- Colombia is taking steps to reduce its CO2 emissions by transitioning to renewables.
- The country’s wind and solar capacity have increased six-fold since 2018, says President Ivan Duque.
- He believes cities are instrumental in helping to protect biodiversity.
In 2018, Ivan Duque Márquez became the youngest-ever president of Colombia, a country of more than 50 million people in the northernmost part of South America.
It is a country that has to balance its growing cities with the careful maintenance of natural habitats.
As part of the World Economic Forum’s Sustainable Development Impact Summit, President Duque discusses how Colombia is managing the transition to clean energy and why cities are key to protecting biodiversity.
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How is Colombia approaching the issue of biodiversity?
Sometimes I think it’s too easy to think about biodiversity as a matter of what happens in the jungle or what happens in the savannas or what happens in the national parks. But we have to acknowledge that the protection of biodiversity begins with the issue of daily human habits. And those take place in cities.
So we need to think about sustainability in cities as an important part of protecting biodiversity. And that has to do with how a city manages its waste. How it manages energy, water and sanitation. How a city manages transportation and how a city manages the quality of its air.
Also how a city can create sustainable consumption habits. I think it's important that citizens in the cities are conscious of their responsibilities – not only in the way they reduce, reuse, recycle and the way they consume energy, but also in the way their actions can contribute to protecting biodiversity.
What steps is Colombia taking toward energy transition?
Although Colombia represents only around 0.4% of global CO2 emissions, we must adapt and contribute to international efforts to reduce the effects of climate change. An important part of that is our energy transition strategy.
When our administration began, solar and wind generation was only something close to 0.5% of the Colombian energy matrix. In the past two years, we have expanded that to reach more than 10%. We have multiplied the installed capacity of wind and solar by six times and we have an additional agenda to get to 20% before 2030.
What is the World Economic Forum’s Sustainable Development Impact summit?
It’s an annual meeting featuring top examples of public-private cooperation and Fourth Industrial Revolution technologies being used to develop the sustainable development agenda.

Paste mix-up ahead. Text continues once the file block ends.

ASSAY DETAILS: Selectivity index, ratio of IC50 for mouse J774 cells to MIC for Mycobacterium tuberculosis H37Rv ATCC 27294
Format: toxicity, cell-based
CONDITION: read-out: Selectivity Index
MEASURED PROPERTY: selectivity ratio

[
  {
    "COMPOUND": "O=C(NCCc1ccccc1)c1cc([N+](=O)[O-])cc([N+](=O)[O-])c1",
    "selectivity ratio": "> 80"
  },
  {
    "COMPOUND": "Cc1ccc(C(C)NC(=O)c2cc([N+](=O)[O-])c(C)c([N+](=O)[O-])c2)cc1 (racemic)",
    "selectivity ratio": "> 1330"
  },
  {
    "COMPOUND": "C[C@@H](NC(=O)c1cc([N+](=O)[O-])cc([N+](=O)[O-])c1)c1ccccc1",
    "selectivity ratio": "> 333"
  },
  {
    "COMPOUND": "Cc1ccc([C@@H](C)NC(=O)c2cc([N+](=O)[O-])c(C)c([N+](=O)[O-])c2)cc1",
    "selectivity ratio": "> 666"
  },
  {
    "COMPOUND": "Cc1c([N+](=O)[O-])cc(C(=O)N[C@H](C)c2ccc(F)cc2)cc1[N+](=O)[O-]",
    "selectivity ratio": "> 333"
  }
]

It runs alongside the United Nations General Assembly, which this year features a one-day climate summit. This is timely given rising public fears – and citizen action – over weather conditions, pollution, ocean health and dwindling wildlife. It also reflects the understanding of the growing business case for action.
The UN’s Strategic Development Goals and the Paris Agreement provide the architecture for resolving many of these challenges. But to achieve this, we need to change the patterns of production, operation and consumption.
The World Economic Forum’s work is key, with the summit offering the opportunity to debate, discuss and engage on these issues at a global policy level.
How are you working to protect the natural world?
Our strategy for fighting deforestation is a combination of carrot and stick. We're fighting against illegal activities that destroy the tropical jungle. At the same time, we're building up nature-based solutions. In the past two years, we have been able to reduce the rate of deforestation by 19%.
Am I satisfied with that? No, because we have to do much more. And that's why we're also connecting that agenda with the One Trillion Trees initiative from the World Economic Forum. Colombia's contribution will be to plant 180 million trees by August 2022. So far, we're above 30 million and we're going to reach 50 million by the end of this year.
Around 35% of our country is Amazon territory and more than 50% is tropical jungle. But we also have cities that have a close relationship with nature. We want that relationship to be sustainable, to have a positive impact and to involve our urban citizens in protecting biodiversity.